Mining nodes work to empty the mempool usually in a highest-to-lowest fee order by picking transactions to include in the next block and racing against each other to generate a hash less than the target number set by Horizen’s difficulty adjustment algorithm. Horizen uses a Proof-of-Work (PoW) consensus mechanism to establish the chain of blocks with the most accumulated “work” (a.k.a., energy spent on solved hashes) as the valid chain. Other network peers can cheaply verify the chain’s work.
In order to have zero-knowledge privacy in Horizen, the function determining the validity of a transaction according to the network’s consensus rules must return the answer of whether the transaction is valid or not, without revealing any of the information it performed the calculations on. This is done by encoding some of the network’s consensus rules in zk-SNARKs (zero-knowledge succinct non-interactive arguments of knowledge). Zk-SNARKs are specific zero-knowledge proofs whereby one can prove possession of certain information, e.g. a secret key, without revealing that information, and without any interaction between the prover and verifier.
Horizen addresses are either private (z-addresses) or transparent (t-addresses). Z-addresses start with a “zc,” and t-addresses start with a “zn.” The two Horizen address types are interoperable, and funds can be transferred between z-addresses and t-addresses. A Z-to-Z transaction appears on the public blockchain, so it is known to have occurred and that the fees were paid. But the addresses, transaction amount, and the memo field are all encrypted and not publicly visible. Transactions between two transparent addresses (t-addresses) work just like Bitcoin: The sender, receiver, and transaction value are publicly visible. The owner of an address may choose to disclose z-address and transaction details with trusted third parties using view keys and payment disclosure.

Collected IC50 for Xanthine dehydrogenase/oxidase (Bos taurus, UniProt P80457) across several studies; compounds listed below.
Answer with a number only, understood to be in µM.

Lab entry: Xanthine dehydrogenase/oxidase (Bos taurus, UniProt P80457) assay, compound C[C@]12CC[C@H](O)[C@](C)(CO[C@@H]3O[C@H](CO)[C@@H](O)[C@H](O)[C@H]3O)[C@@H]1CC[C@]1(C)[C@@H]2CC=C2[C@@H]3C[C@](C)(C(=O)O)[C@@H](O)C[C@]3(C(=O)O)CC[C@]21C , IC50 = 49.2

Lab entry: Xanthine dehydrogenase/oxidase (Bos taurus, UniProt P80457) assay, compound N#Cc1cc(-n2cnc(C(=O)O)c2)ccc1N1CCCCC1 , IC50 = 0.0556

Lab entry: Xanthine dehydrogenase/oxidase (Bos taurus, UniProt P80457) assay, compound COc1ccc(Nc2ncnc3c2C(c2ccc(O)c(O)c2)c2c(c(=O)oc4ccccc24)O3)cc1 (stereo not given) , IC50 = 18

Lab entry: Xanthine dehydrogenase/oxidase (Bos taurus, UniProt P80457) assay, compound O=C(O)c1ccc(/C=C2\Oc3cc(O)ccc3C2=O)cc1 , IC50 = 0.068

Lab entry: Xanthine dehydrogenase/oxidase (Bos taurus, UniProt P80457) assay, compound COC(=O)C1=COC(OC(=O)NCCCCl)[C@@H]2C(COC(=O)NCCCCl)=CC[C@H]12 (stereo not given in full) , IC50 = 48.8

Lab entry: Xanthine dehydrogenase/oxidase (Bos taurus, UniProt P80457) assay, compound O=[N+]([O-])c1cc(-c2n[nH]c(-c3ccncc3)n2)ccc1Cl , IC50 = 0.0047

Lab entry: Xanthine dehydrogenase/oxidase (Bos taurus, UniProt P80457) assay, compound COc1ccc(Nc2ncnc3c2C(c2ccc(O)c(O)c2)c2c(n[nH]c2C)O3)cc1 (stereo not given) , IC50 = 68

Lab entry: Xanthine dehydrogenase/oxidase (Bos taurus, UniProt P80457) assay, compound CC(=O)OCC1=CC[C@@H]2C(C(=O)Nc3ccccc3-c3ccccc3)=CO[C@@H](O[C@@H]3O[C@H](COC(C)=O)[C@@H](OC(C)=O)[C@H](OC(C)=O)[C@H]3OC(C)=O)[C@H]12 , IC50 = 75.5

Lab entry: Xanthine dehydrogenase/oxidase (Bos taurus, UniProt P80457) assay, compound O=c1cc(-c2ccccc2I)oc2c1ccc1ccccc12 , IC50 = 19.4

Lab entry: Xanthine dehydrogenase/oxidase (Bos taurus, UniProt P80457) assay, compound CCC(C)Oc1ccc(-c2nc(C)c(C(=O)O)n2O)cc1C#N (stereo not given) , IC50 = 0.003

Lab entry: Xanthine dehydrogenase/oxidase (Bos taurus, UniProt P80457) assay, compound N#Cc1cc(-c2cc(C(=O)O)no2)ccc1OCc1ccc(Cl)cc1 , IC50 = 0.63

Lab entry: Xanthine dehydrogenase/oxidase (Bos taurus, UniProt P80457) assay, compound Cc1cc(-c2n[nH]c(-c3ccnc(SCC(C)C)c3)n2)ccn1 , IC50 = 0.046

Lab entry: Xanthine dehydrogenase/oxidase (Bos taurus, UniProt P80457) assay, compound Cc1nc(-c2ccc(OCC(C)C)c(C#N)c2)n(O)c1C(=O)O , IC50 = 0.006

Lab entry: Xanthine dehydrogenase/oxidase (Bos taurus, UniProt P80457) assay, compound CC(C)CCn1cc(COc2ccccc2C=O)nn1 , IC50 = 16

Horizen is an open source community. Historically most protocol development is largely handled by Zen Blockchain Foundation, a founding non-profit organization. Zen Blockchain Foundation (ZBF) maintains “zend,” the only production-ready node implementation.
ZBF contracts Horizen Labs for development work and consulting. Horizen Labs is a for-profit company mainly focusing on ZK circuit construction and business support for Horizen’s sidechain implementation – Zendoo. Protocol development is governed by the Horizen Improvement Proposal process (ZenIP) whereby anyone in the open source Horizen community can submit draft ZenIPs. After discussion by the Horizen community, the ZenIP editors, features are selected for the upcoming network upgrade. There are three organizations, Horizen Community Council, Zen Blockchain Foundation, and Horizen Labs Company each have one editor elected for the process. ZenIP Editors will have to make decisions and unanimity cannot be assumed and is not necessary for all kinds of decisions. Majority decision means more than half ( 50%) of the Editors need to agree. Supermajority decision means more than two thirds ( 66.6%) need to agree. Additionally, there are decisions that require unanimity. Decisions from the ZenIP process are written into the Horizen specification, as well as the software that runs the network. Protocol changes are “ratified” on-chain when the majority of the network adopts the upgrade and doesn’t break consensus.
The Zen Blockchain Foundation receives an allocation of the treasury reward every block, which consists of 20% from the block reward. Moving forward Zen Blockchain Foundation plans to further decentralize the Horizen project through building a treasury sidechain governance system, increasing community involvement, and ultimately reducing the influence of itself on the Horizen protocol. Meaningful steps to this end include the creation of Horizen Community Council, a community organization having a representative in ZenIP process, and actively supporting the community and being their voice.